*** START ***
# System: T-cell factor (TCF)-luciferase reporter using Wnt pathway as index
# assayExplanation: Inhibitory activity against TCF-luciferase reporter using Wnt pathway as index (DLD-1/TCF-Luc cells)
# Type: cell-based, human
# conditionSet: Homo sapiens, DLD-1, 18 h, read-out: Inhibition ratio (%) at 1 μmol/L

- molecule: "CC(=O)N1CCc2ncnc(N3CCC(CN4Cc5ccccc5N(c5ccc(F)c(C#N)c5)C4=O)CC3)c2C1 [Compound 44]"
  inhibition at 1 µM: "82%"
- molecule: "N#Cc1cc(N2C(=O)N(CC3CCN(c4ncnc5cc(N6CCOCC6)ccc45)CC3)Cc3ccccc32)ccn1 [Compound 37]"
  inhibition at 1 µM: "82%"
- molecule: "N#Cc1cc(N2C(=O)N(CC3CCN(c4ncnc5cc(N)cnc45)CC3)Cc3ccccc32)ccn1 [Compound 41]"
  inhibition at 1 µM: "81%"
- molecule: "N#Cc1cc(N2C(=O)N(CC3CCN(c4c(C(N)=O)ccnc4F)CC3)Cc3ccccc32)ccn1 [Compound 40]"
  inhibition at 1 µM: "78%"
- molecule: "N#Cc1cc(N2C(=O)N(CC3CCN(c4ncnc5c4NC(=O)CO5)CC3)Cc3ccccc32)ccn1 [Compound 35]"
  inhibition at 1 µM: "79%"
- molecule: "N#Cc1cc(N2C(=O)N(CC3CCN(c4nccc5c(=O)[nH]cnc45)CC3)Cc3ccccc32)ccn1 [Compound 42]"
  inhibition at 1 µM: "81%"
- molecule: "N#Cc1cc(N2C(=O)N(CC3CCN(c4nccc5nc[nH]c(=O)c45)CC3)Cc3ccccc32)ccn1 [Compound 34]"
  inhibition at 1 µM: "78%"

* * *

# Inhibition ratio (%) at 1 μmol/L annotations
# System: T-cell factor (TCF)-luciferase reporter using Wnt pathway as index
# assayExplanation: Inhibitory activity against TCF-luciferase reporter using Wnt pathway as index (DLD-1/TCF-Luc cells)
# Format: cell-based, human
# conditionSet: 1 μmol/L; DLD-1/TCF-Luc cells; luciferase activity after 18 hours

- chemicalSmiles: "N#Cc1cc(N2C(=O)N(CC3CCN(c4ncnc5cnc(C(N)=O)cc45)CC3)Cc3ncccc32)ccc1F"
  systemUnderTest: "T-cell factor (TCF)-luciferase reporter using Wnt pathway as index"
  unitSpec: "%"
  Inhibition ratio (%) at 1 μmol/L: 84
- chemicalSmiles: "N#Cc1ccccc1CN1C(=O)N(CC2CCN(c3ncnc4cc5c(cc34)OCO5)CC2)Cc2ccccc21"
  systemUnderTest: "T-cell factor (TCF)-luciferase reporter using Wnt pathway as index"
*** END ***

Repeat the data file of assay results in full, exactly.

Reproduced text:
# System: T-cell factor (TCF)-luciferase reporter using Wnt pathway as index
# assayExplanation: Inhibitory activity against TCF-luciferase reporter using Wnt pathway as index (DLD-1/TCF-Luc cells)
# Type: cell-based, human
# conditionSet: Homo sapiens, DLD-1, 18 h, read-out: Inhibition ratio (%) at 1 μmol/L

- molecule: "CC(=O)N1CCc2ncnc(N3CCC(CN4Cc5ccccc5N(c5ccc(F)c(C#N)c5)C4=O)CC3)c2C1 [Compound 44]"
  inhibition at 1 µM: "82%"
- molecule: "N#Cc1cc(N2C(=O)N(CC3CCN(c4ncnc5cc(N6CCOCC6)ccc45)CC3)Cc3ccccc32)ccn1 [Compound 37]"
  inhibition at 1 µM: "82%"
- molecule: "N#Cc1cc(N2C(=O)N(CC3CCN(c4ncnc5cc(N)cnc45)CC3)Cc3ccccc32)ccn1 [Compound 41]"
  inhibition at 1 µM: "81%"
- molecule: "N#Cc1cc(N2C(=O)N(CC3CCN(c4c(C(N)=O)ccnc4F)CC3)Cc3ccccc32)ccn1 [Compound 40]"
  inhibition at 1 µM: "78%"
- molecule: "N#Cc1cc(N2C(=O)N(CC3CCN(c4ncnc5c4NC(=O)CO5)CC3)Cc3ccccc32)ccn1 [Compound 35]"
  inhibition at 1 µM: "79%"
- molecule: "N#Cc1cc(N2C(=O)N(CC3CCN(c4nccc5c(=O)[nH]cnc45)CC3)Cc3ccccc32)ccn1 [Compound 42]"
  inhibition at 1 µM: "81%"
- molecule: "N#Cc1cc(N2C(=O)N(CC3CCN(c4nccc5nc[nH]c(=O)c45)CC3)Cc3ccccc32)ccn1 [Compound 34]"
  inhibition at 1 µM: "78%"

* * *

# Inhibition ratio (%) at 1 μmol/L annotations
# System: T-cell factor (TCF)-luciferase reporter using Wnt pathway as index
# assayExplanation: Inhibitory activity against TCF-luciferase reporter using Wnt pathway as index (DLD-1/TCF-Luc cells)
# Format: cell-based, human
# conditionSet: 1 μmol/L; DLD-1/TCF-Luc cells; luciferase activity after 18 hours

- chemicalSmiles: "N#Cc1cc(N2C(=O)N(CC3CCN(c4ncnc5cnc(C(N)=O)cc45)CC3)Cc3ncccc32)ccc1F"
  systemUnderTest: "T-cell factor (TCF)-luciferase reporter using Wnt pathway as index"
  unitSpec: "%"
  Inhibition ratio (%) at 1 μmol/L: 84
- chemicalSmiles: "N#Cc1ccccc1CN1C(=O)N(CC2CCN(c3ncnc4cc5c(cc34)OCO5)CC2)Cc2ccccc21"
  systemUnderTest: "T-cell factor (TCF)-luciferase reporter using Wnt pathway as index"